Christmas Message from the Bishop

In the seasons of Advent and Christmas, the writings of the Old Testament prophet Isaiah, have been prominent. In one of his prophecies, Isaiah describes
the promised Messiah, the Christ, as “ Wonderful Counsellor”. He will teach people about God and the way to God. In his unique life Jesus was a masterful teacher.
As we come to the close of another year and are about to enter a New Year,
I leave you with words from Isaiah, Chapter 30, verse 21….. “your eyes will see your teacher, and your ear shall hear a word behind you saying, this is the way walk in it.”
Can I wish you a blessed Christmas and may we listen to his voice and walk his way together in 2015.

+ Ferran

Bishop of Kilmore, Elphin and Ardagh.

Diocesan Synod, Bishop Ferran’s Presidential Address

Members of Synod, I want to welcome you today. This is a triennial Synod and I want to acknowledge those who have served in various capacities in the past three years. To those elected and appointed for the incoming three years I offer my thanks and prayers. May I also welcome our guests from other churches, commissions and fellowships. You are most welcome. It is also good to have many of our friends from different church agencies who provide a valued role in our Synod at their stands.

Last year, as I started my episcopal ministry among you, I determined to do three things: to look, listen and learn. In so doing, I invited various stakeholders in the Dioceses to a series of Conversation Days: clergy and laity from each parish, lay and parish readers from across the Dioceses and young people from YKEA. What emerged from these conversations was a vision of what God was doing among us and where that was leading us under God. I have written about this in The Scribe, shared it at Council meetings and among Clergy and Lay ministers.

Now I want to share this Vision with you and it begins with God.

What is God’s vision for His church? To answer this we need to go back to the beginning of the church in the New Testament. In the Book of Acts, the early church, in spite of its excesses and failures, laid a template of what it is to be a living church. In Acts 2: 42-47 we see the marks of a living church.

A living church is a learning church. Its pastors teach and preach from the Scriptures. Its parents teach their children the Scriptures at home. Its members read and reflect on the Scriptures daily in order to grow in the faith.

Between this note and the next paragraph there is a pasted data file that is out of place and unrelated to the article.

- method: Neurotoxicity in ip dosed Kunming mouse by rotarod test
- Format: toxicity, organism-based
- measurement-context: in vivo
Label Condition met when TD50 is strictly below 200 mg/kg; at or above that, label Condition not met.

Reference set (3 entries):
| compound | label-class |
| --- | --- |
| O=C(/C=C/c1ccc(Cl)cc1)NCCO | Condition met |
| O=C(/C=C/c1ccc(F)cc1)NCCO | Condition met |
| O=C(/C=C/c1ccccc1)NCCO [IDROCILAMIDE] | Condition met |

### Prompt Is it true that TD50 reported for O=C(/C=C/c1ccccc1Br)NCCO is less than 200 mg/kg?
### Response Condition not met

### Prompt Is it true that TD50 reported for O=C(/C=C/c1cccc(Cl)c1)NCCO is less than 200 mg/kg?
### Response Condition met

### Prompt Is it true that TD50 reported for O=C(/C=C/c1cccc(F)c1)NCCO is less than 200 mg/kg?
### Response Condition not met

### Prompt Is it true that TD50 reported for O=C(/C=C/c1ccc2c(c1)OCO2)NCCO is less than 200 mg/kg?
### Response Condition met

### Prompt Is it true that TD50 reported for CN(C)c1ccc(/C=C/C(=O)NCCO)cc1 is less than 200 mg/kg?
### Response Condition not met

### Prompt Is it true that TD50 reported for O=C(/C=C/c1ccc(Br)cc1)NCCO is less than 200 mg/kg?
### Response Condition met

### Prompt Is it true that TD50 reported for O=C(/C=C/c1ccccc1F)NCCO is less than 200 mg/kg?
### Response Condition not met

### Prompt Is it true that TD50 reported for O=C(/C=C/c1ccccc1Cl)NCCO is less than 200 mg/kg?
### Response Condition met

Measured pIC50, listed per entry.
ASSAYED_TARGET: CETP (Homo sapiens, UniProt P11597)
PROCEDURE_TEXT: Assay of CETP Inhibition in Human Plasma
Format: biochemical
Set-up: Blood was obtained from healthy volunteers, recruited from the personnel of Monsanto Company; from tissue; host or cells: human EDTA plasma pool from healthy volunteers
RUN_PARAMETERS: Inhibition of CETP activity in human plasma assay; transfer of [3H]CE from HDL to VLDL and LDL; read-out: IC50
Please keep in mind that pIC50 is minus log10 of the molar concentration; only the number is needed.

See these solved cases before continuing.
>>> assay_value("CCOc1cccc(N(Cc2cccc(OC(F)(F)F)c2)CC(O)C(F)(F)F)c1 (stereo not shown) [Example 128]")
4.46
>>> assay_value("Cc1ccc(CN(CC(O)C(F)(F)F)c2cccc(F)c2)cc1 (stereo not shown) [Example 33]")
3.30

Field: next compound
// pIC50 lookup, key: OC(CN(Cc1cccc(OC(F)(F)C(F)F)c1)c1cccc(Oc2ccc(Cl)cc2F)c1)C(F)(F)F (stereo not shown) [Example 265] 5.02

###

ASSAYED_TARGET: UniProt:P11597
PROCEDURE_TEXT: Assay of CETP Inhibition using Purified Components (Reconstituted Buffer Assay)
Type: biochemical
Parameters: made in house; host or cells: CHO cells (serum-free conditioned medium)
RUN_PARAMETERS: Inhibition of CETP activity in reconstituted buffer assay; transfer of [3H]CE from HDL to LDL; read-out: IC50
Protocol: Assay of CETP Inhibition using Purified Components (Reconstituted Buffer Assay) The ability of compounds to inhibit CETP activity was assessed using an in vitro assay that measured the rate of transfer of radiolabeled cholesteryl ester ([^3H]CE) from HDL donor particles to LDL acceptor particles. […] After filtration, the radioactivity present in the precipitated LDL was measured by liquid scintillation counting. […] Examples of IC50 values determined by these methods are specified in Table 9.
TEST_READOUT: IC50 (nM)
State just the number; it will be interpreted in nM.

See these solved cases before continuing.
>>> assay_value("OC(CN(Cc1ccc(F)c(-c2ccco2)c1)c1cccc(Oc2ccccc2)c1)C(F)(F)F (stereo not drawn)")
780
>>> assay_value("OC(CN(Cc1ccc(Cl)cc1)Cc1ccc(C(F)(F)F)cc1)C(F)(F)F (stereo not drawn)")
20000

A living church is a caring church. Those early Christians loved and cared for each other. Their lives were marked by generosity.

A living church is a worshipping church. Their worship was formal and informal, reverent and joyful. The quality of their worship acted like a magnet and drew others in.

A living church is an evangelizing church. The early church reached beyond themselves into an uncertain world. In fact in only thirty years the early church changed the world for all time with the message and love of Jesus.

God’s vision of His church has to do with relationships. A living church is an Apostolic church, which relates to the teaching of the Apostles. Secondly, a living church relates to each other, it is a caring and sharing church. Thirdly, a living church relates to God, in worship and service. Lastly, a living church relates to the world beyond in witness and action.

This is God’s vision for the church, our church and the churches in Kilmore, Elphin and Ardagh.

Vision is about seeing clearly, seeing things as they are and seeing ahead. Opticians talk about 20/20 vision, meaning clarity of vision which the average person sees at 20 feet or 6 metres. Having looked at God’s vision for the church in the New Testament and having listened to what came out of the Conversations, which were reported in The Scribe and Councils, I want to offer you a 20/20 Vision for the church in Kilmore, Elphin and Ardagh. The 20/20 Vision looks something like this:

Each local church should be a community which nourishes growth through worship, the Scriptures and prayer.

Each local church should be welcoming, caring and generous in raising and resourcing ministry and mission.

Each local church should be a place where ministry and mission is for all: clerical and lay, young and old. People should be trusted and trained for service within and outside the church.

Each local church should be world looking, visible and active in the community and beyond.

Each local church should be connected in prayer and partnership with each other and the worldwide church.

Each local church should prioritize children, from pre-school to third level, passing on the faith to successive generations.

Diocesan administration and structures should be relevant, accountable, representative and supportive of the local church. Diocesan resources should be released to this end.

This 20/20 Vision is a journey of what we want to be and look like by the year 2020.

How will it be realized? Already, I have asked a number of small working groups to think through the areas of administration and both clerical and lay ministries. Other groups will follow. Each working group will report back to the Diocesan Councils, who will then take the necessary decisions to forward the 2020 Vision proposals.

As your Bishop, I intend to visit each group of parishes in 2015, to share the vision and encourage a response on the ground. All this will not happen overnight; the issues will be considered, discussed and prayed through together.